The future of automobile is going completely green and combustion-only cars will go obsolete by the next decade
Having no old base can turn into a blessing for the potential automobile industry in Bangladesh if it grabs the leapfrogging opportunity emerging amid the global shift for green cars, say experts and policymakers.
The sector is still stuck in the debate over brand new versus reconditioned fossil-fuel cars, while the future of automobiles is going completely green and combustion-only cars will go obsolete by the next decade, Salman F Rahman, prime minister's adviser for private industry and investment, said at a seminar on Wednesday.
"We do not have any baggage in relation to diesel or petrol cars. Developing infrastructure for a falling field is of no point and not a sustainable option," he said at the event organised by the Policy Research Institute (PRI).
Salman stressed the need for dropping the ongoing national plan to get some gasoline car plants through ensuring a much protected market for merely screw-driving assemblers.
"If we are to go for cars, we should go all in. If we do not act fast, we will miss the bus. Technology does not wait for anybody," said F Rahman adding that the government will give even free of cost land if any global brand comes here to make electric vehicles.
The adviser also said he has already talked with the German carmaker Volkswagen to set up an electrical car manufacturing unit in Bangladesh.
Dr Ahsan H Mansur, executive director of the policy think-tank, said, "Currently, we have almost nothing in the automobile industry. But, we have the potential to make the sector a good one for our economy because we can set up manufacturing plants with new technologies."
For instance, he said, despite having their own cotton, Pakistan could not do well in textile and garment compared to Bangladesh because the former was using old machinery in factories.
On the other hand, Bangladesh has no cotton of its own like Pakistan, but Bangladesh has been performing better because of the adoption of new technologies.
The seminar titled, "Car Market in Bangladesh-Challenges and Prospects" addressed the policy loopholes regarding Bangladesh's planned route to have a domestic car industry.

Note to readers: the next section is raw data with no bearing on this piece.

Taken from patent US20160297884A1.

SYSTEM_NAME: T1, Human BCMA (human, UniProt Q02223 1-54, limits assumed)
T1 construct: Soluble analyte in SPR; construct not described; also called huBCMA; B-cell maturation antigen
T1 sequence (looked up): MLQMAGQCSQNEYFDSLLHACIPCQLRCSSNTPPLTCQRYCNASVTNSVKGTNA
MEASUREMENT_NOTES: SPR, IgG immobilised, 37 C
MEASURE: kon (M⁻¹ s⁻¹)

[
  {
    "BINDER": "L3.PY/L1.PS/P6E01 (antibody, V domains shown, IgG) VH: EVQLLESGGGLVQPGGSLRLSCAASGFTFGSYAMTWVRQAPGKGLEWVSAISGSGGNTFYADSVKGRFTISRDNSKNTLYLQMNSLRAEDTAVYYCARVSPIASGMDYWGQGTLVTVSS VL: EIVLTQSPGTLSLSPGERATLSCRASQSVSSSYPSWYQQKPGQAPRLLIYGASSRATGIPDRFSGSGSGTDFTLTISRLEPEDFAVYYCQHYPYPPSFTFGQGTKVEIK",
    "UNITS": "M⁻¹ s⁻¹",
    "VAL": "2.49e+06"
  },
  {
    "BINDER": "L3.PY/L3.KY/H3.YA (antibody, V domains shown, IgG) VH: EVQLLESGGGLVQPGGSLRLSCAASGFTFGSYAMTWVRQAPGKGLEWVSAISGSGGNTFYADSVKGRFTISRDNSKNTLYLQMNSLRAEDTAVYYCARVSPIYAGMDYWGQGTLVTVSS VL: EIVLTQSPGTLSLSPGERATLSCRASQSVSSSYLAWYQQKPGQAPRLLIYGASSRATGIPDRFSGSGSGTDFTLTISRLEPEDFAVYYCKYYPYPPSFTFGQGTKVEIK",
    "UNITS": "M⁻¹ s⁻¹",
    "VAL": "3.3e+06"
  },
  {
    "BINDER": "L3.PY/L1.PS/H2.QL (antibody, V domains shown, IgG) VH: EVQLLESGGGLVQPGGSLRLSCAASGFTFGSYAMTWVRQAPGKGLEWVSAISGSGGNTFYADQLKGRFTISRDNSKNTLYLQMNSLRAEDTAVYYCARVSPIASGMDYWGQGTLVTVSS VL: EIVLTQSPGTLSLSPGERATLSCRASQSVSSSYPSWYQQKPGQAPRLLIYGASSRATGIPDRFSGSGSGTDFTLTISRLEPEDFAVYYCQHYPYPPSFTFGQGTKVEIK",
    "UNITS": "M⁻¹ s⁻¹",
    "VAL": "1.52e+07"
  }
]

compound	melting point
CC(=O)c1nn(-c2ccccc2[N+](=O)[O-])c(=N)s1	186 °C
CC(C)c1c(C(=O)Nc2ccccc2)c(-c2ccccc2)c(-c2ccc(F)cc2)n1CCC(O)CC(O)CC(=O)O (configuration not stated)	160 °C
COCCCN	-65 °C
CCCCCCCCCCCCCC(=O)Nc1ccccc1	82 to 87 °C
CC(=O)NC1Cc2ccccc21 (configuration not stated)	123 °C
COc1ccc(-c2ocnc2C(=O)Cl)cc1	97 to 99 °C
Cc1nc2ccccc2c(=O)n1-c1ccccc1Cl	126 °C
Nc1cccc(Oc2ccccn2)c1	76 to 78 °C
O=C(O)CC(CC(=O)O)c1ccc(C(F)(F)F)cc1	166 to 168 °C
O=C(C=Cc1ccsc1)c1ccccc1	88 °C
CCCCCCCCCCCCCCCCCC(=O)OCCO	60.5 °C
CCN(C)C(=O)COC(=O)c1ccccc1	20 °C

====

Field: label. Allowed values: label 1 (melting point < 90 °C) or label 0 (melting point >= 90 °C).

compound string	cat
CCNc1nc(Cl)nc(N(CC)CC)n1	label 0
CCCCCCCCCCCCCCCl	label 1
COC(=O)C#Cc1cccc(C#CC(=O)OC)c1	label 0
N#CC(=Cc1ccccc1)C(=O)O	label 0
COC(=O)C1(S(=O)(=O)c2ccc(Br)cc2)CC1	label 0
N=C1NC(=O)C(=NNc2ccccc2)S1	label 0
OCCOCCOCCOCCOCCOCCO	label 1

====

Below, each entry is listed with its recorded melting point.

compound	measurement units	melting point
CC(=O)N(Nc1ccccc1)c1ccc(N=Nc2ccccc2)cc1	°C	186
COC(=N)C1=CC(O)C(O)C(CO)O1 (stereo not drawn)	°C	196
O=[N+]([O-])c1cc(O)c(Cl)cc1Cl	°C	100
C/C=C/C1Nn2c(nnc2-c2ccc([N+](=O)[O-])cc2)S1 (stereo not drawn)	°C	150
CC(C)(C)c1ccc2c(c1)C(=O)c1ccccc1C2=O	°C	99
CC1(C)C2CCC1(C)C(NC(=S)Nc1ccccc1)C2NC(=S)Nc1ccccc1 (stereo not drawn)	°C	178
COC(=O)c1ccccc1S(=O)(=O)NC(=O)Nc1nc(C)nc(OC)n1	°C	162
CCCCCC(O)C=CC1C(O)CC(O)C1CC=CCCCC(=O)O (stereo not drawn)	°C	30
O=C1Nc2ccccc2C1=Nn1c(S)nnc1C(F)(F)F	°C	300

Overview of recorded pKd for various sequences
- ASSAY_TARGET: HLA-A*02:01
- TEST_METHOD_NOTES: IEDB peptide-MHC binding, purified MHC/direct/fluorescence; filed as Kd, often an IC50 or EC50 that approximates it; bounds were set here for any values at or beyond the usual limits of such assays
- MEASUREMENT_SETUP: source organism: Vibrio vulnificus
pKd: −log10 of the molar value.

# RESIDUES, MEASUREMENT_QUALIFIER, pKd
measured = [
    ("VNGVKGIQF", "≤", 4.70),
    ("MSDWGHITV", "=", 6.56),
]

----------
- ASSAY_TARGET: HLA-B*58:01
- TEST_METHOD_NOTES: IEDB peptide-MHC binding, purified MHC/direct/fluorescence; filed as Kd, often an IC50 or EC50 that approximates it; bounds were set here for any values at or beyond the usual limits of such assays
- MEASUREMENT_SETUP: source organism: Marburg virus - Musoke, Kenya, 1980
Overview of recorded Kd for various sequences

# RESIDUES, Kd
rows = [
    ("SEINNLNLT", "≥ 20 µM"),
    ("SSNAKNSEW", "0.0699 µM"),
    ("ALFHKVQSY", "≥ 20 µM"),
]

The PRI executive director in his keynote presentation said, "Studies must be more holistic. There is a need for a much deeper look into the matter before coming up with a policy paper."
The draft paper namely "Automobile Sector Development plan" initially expressed the government's plan to phase out imports of used cars, while a large portion of automobile professionals and experts believe that the lack of a competitive environment and too much protection will end up in screw driving of low quality vehicles and captivate local car users.
The PRI presentation, elaborating the automobile industry development case studies from India, Pakistan, Thailand, and Malaysia, said Thailand emerged as the most successful one among the developing nations because it ensured both its domestic and export market along with maximum value addition locally.
On the other hand, beginning in the 1950s, Pakistan is still assembling outdated models, mostly depending on low quality imported components.
Even a huge state subsidy failed to help survive the Malaysian national car brand, Proton, although the county tops the car ownership table in the region.
In Bangladesh, there are only three vehicles registered against every 1,000 people, which is 897 in Malaysia, 548 in Thailand, 129 in Myanmar, 99 in Philippines, 31 in Vietnam.
A company needs at least 1 lakh units to sell annually for a meaningful car plant's profitability, and without a local component manufacturing base, the automobile industry ends up being a mere assembler, like what is now in Pakistan.
Bangladesh needs to remove barriers in growing its car market having sales of less than 25,000 units annually.
Criticising extremely high duty and taxes on car imports – 128% to 827%, Salman F Rahman suggested tax officials to let the market grow and multiply revenue from the growth instead of keeping the market protected.
He also said the country cannot afford such protection once it leaves the Least Development Country Group in the coming years.
Dr Zahid Hussain, former lead economist of the World Bank's Dhaka office, moderated the discussion and said if $1 is spent in the car industry, it creates $3 value addition in the economy.
Dr Masrur M Reaz, chairman of Policy Exchange of Bangladesh, said the demand for electric cars in the world will increase to $1.2 trillion soon. So, the investment in the car industry should not only focus on domestic markets but also on foreign markets.
Abdul Haque, president of Bangladesh Reconditioned Vehicles Importers and Dealers Association (BARVIDA), said the government should formulate the policy considering the national, regional and global realities.
Dr Muhammad Abdul Mazid, former chairman of the National Board of Revenue (NBR), said the car industry has the potential to grow a lot if the new investment is made targeting both local and export markets as well as the backward linkage industries.
Syed Golam Kibria, Member (Customs Policy and ICT) of the NBR said the duty on car imports might be reviewed in the next budget.
Anwarul Alam, joint secretary to the industries ministry, said the government will take opinions from different stakeholders before the policy formulation.
He said there will be an inter-ministerial meeting on the policy formulation of the car industry, he also said.
The recent most change in the draft automobile sector development policy is that the government dropped its earlier plan to gradually phase out reconditioned cars which are popularly believed to be a good value for money and also eco-friendly if imported from the Japan domestic market.